It's true, Williamsburg is the white hot center of New York's hipster scene. The stretch of blocks from the river to the BQE are rarely lacking in skinny pants or ironic record collections; you can usually buy both at the sidewalk sales along Bedford Avenue. But the art school crowd isn't out here all alone: luxury condo buyers -- and their strollers -- are quickly filing in, while the deeply-rooted Italian and Polish locals still shape the neighborhood's contours (and still sell the best pastries). For now, there's something in the area for everyone -- signless speakeasies for the too-cool kids, locally designed baby gear for new parents, and bowling alleys (The Gutter, Brooklyn Bowl) for the rest of us.
Williamsburg is a neighborhood partially frozen in transition. The boom brought in a new set of glass-and-steel high rises, but the 2009 bust stopped much of the development in its tracks. Around the construction sites, hundred year-old brick storefronts and residences still dot the tree-lined streets, and hints of the area's grittier past can be found poking up along the way.
To find out more about pre-gentrified Williamsburg, start at City Reliquary, a clever little museum filled with New York City artifacts and historical tidbits. Better yet, pick up that requisite copy of A Tree Grows in Brooklyn at Spoonbill & Sugartown, and learn about the neighborhood's tenement days.
As it's currently one of the most influential zip codes in the indie rock world, Williamsburg draws in young musicians and their blog-writing fans like a vortex. For anyone who loves new sounds and intimate venues, the 'Burg is the jackpot: there's rarely a night around here without at least one decent show. The legendary Knitting Factory -- relocated in 2009 from TriBeCa -- joins the Music Hall of Williamsburg in hosting slightly better-known acts; those who prefer their bands firmly below the radar will feel at home at Zebulon, Pete's Candy Store, Trash, and Bruar Falls. After the show, head to Spuyten Duyvil for rare beers, Hotel Delmano for spiffy cocktails, or Barcade for retro-game goodness.
As for eating, Oasis has perfect falafel and nothing soaks up booze like a Vinnie's slice, but the real gems are the dressed-up American spots (Walter Foods, Dressler, Rye). Diner and Egg elevate breakfast to an art; Fette Sau and Peter Luger do such joyous things to meat that all carnivores must pay their respects.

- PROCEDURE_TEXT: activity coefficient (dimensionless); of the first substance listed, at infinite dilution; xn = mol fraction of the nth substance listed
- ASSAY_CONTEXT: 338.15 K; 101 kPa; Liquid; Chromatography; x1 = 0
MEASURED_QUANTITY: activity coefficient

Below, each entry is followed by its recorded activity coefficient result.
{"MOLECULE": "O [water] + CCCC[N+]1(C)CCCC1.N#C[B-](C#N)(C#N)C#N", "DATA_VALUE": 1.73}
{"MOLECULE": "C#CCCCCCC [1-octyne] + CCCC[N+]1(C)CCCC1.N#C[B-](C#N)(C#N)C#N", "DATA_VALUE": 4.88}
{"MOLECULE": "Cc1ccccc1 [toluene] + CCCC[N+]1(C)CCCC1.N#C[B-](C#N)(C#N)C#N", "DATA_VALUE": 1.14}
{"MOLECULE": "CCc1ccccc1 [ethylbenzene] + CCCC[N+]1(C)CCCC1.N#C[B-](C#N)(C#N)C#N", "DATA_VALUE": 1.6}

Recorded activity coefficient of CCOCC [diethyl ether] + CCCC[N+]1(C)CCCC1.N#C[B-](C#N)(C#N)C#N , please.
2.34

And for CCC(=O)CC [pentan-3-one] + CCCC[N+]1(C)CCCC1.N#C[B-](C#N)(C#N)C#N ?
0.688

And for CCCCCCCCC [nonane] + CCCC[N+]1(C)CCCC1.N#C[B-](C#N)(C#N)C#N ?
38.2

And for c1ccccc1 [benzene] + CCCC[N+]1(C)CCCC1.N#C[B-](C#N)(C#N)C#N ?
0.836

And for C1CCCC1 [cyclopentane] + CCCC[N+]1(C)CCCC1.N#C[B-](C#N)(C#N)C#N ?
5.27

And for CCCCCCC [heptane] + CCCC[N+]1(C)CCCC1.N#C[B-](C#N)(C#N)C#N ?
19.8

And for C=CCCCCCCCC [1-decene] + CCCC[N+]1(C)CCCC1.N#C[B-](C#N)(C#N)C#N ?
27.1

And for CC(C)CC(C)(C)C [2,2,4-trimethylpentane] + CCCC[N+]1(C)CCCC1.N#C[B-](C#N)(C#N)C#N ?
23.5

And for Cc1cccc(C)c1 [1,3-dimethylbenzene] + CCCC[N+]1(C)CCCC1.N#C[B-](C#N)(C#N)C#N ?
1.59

Eat . . . at San Marco Pizzeria
With the trend these days being wood-fired pies, those looking for an old-school Brooklyn pizzeria will not be disappointed by San Marco Pizzeria, which has been serving the neighborhood since 1969. The pizzas are what you would expect: thin, foldable and fresh from a gas oven. The regular slice alone is a testament to the format, reminding the eater what makes New York pizza so perfect. Those who enjoy Sicilian style pizza will die for San Marco's hearty grandma slice.
Shop . . . at 10 Ft. Single by Stella Dallas
While most vintage stores pride themselves on being carefully curated, few carry it out with the precision and dedication of 10 Ft. Single by Stella Dallas.
Tucked under the BQE, a short walk from the Lorimer L stop, the Williamsburg store is a bohemian bazaar filled with flannel shirts, lace-up boots, and a massive selection of Converse. Unlike other vintage stores which often jumble retro items with newer designer pieces, 10 Ft. Single sticks firmly to its '70s glam, rock star aesthetic -- think Matthew McConaughey in Dazed and Confused or Kate Hudson in Almost Famous. Faux fur leopard coats for women and brightly colored vests for men dominate the racks in the winter while concert-ready gear such as airy sundresses, denim cut-offs and ironic tees take over in the warmer months. If nothing else, the store's collection of iconic concert tees from the '70s and '80s is worth a visit.
Recreate . . . at East River State Park
Many New Yorkers are consumed with dread when trudging around Midtown, yet it always looks so beautiful from a distance.
Thankfully, the East River State Park is one way to enjoy that iconic skyline without setting foot in Manhattan. This welcoming green space boasts many qualities: clean, spacious, ideal for picnics, family friendly, and if it didn't sadly close at dusk, it would be a romantic place to watch the sunset. Be prepared on sunny days as there's little in the way of shade and watch out for the occasional (adorable) waterfowl coming ashore. It's also perfect for out-of-town guests, allowing them to see a picturesque snapshot of the city without you guiding them through 42nd Street.
Williamsburg and 34 other great neighborhoods are featured in Not For Tourists' brand new 2012 Guide to New York City, available now from NFT or at your favorite bookstore.
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